NDPS Act| Unreasonable And Unexplained Delay In Securing Detenu For Detention Vitiates Detention Order- SC
The Supreme Court in a Narcotic Drugs and Psychotropic Substances case has observed that unreasonable and unexplained delay in securing a detenu and detaining him vitiates the detention order.
The Bench of CJI UU Lalit, Justice S. Ravindra Bhat, and Justice J.B. Pardiwala held that it becomes imperative on the part of the detaining authority as well as the executing authorities to remain vigilant and keep their eyes skinned but not to turn blind eye in passing the detention order.
The Court noted that in the case there was a delay in arresting the detenu after the date of passing of the detention order.
The detenu – Appellant had preferred an appeal before the Supreme Court assailing the judgment of the Tripura High Court at Agartala. The detenu was detained under Section 3(1) of the NDPS Act, 1988. The High Court had rejected the writ application of the Appellant questioning the legal validity of the detention order passed by the Government of Tripura and affirmed the order of detention.
A proposal was moved by before the appropriate authority for passing an order of detention under the provisions of NDPS Act.
The order of detention came to be passed essentially on the ground that in the past two FIRs were registered against the Appellant for the offences under the NDPS Act and was a habitual offender.
It is pertinent to note that in both the FIRs registered against the Appellant he was released on bail by the Special Court, Tripura.
Counsel Madhumita Bhattacharjee appeared for the Appellant-Detenu while Counsel Nachiketa Joshi appeared for the State of Tripura before the Court.
The Court noted that it was persuaded to allow the appeal on the following grounds-
i) There was a delay in passing the order of detention from the date of proposal which snapped the 'live and proximate link' between the prejudicial activities and the purpose of detention and failure on the part of the detaining authorities in explaining the delay.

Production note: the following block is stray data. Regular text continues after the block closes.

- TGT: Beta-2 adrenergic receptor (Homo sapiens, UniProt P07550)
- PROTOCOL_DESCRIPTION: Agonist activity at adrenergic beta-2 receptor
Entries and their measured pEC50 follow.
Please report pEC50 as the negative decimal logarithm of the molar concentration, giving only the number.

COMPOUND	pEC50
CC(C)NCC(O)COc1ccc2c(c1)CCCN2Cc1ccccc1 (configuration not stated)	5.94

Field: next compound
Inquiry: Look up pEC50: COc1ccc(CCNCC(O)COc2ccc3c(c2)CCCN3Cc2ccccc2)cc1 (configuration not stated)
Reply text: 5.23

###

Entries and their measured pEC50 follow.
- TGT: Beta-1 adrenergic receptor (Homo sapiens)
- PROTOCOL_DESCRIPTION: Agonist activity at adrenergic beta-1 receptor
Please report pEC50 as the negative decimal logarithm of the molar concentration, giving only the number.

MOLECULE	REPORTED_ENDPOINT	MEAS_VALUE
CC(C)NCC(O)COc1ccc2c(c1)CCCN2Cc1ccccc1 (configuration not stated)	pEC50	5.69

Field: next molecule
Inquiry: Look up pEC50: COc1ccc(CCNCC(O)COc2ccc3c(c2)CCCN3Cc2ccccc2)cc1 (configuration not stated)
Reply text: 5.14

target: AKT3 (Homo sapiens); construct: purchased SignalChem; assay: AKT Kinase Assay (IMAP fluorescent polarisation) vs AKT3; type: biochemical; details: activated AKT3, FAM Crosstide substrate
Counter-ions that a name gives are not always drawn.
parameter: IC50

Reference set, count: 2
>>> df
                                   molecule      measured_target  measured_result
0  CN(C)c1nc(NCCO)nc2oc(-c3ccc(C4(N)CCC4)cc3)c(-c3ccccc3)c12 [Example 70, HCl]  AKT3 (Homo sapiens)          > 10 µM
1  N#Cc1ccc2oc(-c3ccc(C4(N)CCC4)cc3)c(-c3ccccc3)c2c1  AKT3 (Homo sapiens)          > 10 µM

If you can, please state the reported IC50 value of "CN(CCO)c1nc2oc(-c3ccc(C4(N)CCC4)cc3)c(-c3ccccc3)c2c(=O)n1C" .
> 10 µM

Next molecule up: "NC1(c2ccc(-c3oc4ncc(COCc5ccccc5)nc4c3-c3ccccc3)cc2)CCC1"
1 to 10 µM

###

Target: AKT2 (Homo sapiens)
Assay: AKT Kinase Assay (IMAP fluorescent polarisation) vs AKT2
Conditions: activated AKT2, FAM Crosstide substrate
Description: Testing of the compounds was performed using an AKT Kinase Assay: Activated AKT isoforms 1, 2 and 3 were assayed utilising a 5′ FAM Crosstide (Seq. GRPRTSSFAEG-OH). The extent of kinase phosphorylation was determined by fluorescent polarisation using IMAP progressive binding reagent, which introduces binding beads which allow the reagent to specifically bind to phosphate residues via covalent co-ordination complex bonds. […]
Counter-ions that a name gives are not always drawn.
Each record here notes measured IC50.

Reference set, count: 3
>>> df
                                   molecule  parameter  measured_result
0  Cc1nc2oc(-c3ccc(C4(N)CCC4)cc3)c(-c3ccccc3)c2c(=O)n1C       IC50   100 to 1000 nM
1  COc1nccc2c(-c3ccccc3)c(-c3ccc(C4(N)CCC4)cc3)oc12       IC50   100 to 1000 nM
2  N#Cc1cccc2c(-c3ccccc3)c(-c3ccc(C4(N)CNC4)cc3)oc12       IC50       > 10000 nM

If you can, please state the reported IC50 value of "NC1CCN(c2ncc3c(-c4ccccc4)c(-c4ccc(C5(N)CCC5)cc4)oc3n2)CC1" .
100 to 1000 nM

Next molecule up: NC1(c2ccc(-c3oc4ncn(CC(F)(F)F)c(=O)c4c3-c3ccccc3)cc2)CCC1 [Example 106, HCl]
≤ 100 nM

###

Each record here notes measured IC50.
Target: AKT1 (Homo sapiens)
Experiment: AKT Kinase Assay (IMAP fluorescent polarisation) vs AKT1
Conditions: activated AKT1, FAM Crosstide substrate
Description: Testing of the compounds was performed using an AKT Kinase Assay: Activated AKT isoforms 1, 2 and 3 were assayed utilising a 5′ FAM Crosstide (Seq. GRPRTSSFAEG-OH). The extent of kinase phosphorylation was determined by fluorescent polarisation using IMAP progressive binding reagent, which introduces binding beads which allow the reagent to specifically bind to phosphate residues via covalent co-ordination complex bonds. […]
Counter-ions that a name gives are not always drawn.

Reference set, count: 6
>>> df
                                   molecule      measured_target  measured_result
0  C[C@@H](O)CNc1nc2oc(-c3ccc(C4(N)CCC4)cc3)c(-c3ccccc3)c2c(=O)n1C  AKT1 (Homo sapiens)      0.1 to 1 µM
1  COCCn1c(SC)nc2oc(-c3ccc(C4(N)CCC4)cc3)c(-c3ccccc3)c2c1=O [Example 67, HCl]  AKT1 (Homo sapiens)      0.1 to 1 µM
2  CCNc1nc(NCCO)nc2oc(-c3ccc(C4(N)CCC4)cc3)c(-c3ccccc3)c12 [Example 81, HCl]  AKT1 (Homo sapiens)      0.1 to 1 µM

ii) The detaining authority remained oblivious of the fact that in both the FIRs registered against the detenu, he came to be released on bail by the Special Court, Tripura. The detaining authority remained oblivious as this material and vital fact of the detenu being released on bail in both the cases was suppressed or not brought to the notice of the detaining authority by the sponsoring authority at the time of forwarding the proposal to the pass the appropriate order of preventive detention.
The Court also noted that there was a considerable delay of five months for detaining authority to pass the order of detention order.
The Bench placed reliance on Ashok Kumar v. Delhi Administration & Ors., where it was observed –
"Preventive detention is devised to afford protection to society. The object is not to punish a man for having done something but to intercept before he does it and to prevent him from doing."
In this context, the Bench further held –
"In view of the above object of the preventive detention, it becomes very imperative on the part of the detaining authority as well as the executing authorities to remain vigilant and keep their eyes skinned but not to turn a blind eye in passing the detention order at the earliest from the date of the proposal and executing the detention order because any indifferent attitude on the part of the detaining authority or executing authority would defeat the very purpose of the preventive action and turn the detention order as a dead letter and frustrate the entire proceedings."